Let’s hear it for the boys . . .

Heartfelt warm gratitude goes to spouse David for hauling tons and tons of sod (probably literally) and cousin Mark for tilling all 8 pasture beds tonight after dinner. Yesterday morning I was exhausted with a huge, 3-week job before me, tonight it’s done and I’m preparing to plant tomorrow. Not a lot of work for me today, as several Tylenol only made slow movements feasible. Boo hoo, my husband says. But he’ll be feeling it tomorrow since he hauled for 6 hours today. I’ll show him tomorrow how nice he should have been to me today.


Yay!!

Let’s hear it for the boys . . .

Heartfelt warm gratitude goes to spouse David for hauling tons and tons of sod (probably literally) and cousin Mark for tilling all 8 pasture beds tonight after dinner. Yesterday morning I was exhausted with a huge, 3-week job before me, tonight it’s done and I’m preparing to plant tomorrow. Not a lot of work for me today, as several Tylenol only made slow movements feasible. Boo hoo, my husband says. But he’ll be feeling it tomorrow since he hauled for 6 hours today. I’ll show him tomorrow how nice he should have been to me today.


Yay!!

Let’s hear it for my mom . . .

Let’s give my mom a hand . . .

Am I really that old? You all probably have no reference for that. Sigh. Good old 80s

Anyway, short post today because my fingers are stiffening up. I dreamed all night about how I should be trying to take off the sod in the pasture, not digging holes and then shaking off the dirt. I did a 2ft x 40 ft swatch by hand this morning and had three new blisters and old-people hands. My mom insisted we rent something and offered to foot the bill.

I called Diamond rental and asked about a sod-cutter to take off the grass in the 4 ft “boxes”–then we could use my cousin’s rear-tine tiller (big) to till them no problem–the grass is the problem for the tiller. The rental wasn’t that much, just $20 an hour, and they only counted two hours even though we were bringing it back tomorrow morning.

Now, all the boxes are grass free (8 of them, ranging from 60 ft to 30 feet). However, though the machines may be faster, they are not easier. I felt like I was taming a 300 lb, very loud bronco all day, followed by a great deal of rolling the very heavy sod up and putting it in the aisles. We worked until there was just no more light, about 9 p.m.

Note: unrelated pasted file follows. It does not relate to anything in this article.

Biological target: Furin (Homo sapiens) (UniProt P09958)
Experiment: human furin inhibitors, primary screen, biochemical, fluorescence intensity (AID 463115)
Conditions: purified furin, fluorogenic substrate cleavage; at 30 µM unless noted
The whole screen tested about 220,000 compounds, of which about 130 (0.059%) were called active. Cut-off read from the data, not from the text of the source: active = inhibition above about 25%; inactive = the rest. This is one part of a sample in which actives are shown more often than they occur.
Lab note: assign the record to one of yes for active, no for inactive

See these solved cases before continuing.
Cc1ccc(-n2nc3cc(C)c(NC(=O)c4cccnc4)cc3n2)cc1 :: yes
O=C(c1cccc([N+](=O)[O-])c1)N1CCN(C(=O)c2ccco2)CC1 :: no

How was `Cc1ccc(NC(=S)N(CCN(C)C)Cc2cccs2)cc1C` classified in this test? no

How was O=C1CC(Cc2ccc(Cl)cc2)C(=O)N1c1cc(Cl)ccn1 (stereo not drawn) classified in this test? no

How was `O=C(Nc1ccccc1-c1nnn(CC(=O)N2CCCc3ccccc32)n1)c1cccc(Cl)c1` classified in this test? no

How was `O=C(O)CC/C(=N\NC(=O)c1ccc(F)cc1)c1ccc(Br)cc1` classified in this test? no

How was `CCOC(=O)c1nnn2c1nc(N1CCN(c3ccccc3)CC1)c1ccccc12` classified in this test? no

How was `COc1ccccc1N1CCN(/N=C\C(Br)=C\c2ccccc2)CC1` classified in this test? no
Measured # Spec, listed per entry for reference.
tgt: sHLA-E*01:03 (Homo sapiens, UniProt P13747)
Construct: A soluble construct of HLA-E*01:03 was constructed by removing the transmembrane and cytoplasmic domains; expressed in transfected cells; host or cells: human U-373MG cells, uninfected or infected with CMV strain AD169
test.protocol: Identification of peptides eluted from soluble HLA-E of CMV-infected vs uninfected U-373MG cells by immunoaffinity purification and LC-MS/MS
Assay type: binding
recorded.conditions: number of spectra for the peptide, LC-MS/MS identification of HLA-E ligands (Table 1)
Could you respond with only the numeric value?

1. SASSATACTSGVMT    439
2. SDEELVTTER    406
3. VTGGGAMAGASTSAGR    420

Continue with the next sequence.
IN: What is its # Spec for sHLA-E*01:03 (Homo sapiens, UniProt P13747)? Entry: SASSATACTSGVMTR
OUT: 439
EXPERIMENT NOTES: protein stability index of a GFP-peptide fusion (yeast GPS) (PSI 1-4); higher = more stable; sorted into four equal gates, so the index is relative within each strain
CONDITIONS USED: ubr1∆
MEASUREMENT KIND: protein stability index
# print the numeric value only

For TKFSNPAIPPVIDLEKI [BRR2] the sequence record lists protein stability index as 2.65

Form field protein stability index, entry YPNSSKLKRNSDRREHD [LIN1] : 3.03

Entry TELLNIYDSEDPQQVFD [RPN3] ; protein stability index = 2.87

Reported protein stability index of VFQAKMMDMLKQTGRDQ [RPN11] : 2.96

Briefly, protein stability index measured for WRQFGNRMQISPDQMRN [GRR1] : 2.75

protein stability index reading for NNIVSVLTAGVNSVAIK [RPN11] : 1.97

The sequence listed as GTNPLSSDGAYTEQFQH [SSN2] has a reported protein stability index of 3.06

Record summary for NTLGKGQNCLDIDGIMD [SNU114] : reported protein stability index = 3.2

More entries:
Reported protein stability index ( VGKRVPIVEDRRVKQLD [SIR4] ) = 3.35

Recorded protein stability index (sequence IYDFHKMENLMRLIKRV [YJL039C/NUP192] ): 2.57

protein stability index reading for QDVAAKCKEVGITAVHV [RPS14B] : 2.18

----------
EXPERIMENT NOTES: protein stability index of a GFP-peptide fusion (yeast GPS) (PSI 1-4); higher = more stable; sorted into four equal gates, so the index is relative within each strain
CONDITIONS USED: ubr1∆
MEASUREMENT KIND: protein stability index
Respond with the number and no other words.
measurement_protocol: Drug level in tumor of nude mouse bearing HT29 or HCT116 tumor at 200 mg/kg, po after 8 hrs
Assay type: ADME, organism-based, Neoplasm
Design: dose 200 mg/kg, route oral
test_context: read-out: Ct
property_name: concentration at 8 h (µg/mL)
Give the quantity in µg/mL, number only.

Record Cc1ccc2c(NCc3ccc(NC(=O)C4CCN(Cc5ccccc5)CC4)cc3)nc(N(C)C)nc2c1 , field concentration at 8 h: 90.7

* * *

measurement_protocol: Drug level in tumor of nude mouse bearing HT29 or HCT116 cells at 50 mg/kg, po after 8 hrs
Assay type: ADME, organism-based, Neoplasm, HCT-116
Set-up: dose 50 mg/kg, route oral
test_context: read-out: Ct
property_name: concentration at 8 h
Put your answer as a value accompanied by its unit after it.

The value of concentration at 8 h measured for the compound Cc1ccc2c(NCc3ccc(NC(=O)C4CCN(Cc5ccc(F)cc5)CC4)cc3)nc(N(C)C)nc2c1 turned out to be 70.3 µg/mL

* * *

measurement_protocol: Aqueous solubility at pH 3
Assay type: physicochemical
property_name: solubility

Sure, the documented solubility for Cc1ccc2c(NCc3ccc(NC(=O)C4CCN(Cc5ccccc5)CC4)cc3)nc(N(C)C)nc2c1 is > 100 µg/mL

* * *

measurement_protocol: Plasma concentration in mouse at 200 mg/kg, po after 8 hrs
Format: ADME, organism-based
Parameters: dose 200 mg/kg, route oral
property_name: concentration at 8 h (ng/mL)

I have never, ever done this much physical labor in one day. I literally can hardly walk.

Boo hoo, I know, It’s my own fault. Still, I’m excited that we are so much closer to having it ready to plant than we were last night. Yay! Ow!!

PS: Hey Suz, I’ve done my share of lurking on sites and you’re very welcome to hang out–glad you liked the vid–it’s wacky and interesting and really makes you think about things. My grandma was also silent between her stroke and her death, and I really felt she was aware of things. The brain is a fascinating thing.

Let’s hear it for my mom . . .

Let’s give my mom a hand . . .

Am I really that old? You all probably have no reference for that. Sigh. Good old 80s

Anyway, short post today because my fingers are stiffening up. I dreamed all night about how I should be trying to take off the sod in the pasture, not digging holes and then shaking off the dirt. I did a 2ft x 40 ft swatch by hand this morning and had three new blisters and old-people hands. My mom insisted we rent something and offered to foot the bill.

I called Diamond rental and asked about a sod-cutter to take off the grass in the 4 ft “boxes”–then we could use my cousin’s rear-tine tiller (big) to till them no problem–the grass is the problem for the tiller. The rental wasn’t that much, just $20 an hour, and they only counted two hours even though we were bringing it back tomorrow morning.

Now, all the boxes are grass free (8 of them, ranging from 60 ft to 30 feet). However, though the machines may be faster, they are not easier. I felt like I was taming a 300 lb, very loud bronco all day, followed by a great deal of rolling the very heavy sod up and putting it in the aisles. We worked until there was just no more light, about 9 p.m.

I have never, ever done this much physical labor in one day. I literally can hardly walk.

Boo hoo, I know, It’s my own fault. Still, I’m excited that we are so much closer to having it ready to plant than we were last night. Yay! Ow!!

PS: Hey Suz, I’ve done my share of lurking on sites and you’re very welcome to hang out–glad you liked the vid–it’s wacky and interesting and really makes you think about things. My grandma was also silent between her stroke and her death, and I really felt she was aware of things. The brain is a fascinating thing.

Is the veil in the Left Brain?

I read this interesting article today about a brain scientist who suffered a stroke and lived to tell about it. There is an 18-minute video of her presenting on her experience I found very fascinating. For a minute toward the end I thought it was getting a little froofy for my taste, but then I realized it wasn’t really, and I should cut her some slack for being so, well, right-brained about it all. We live in a very left-brained world. I recommend you take a look.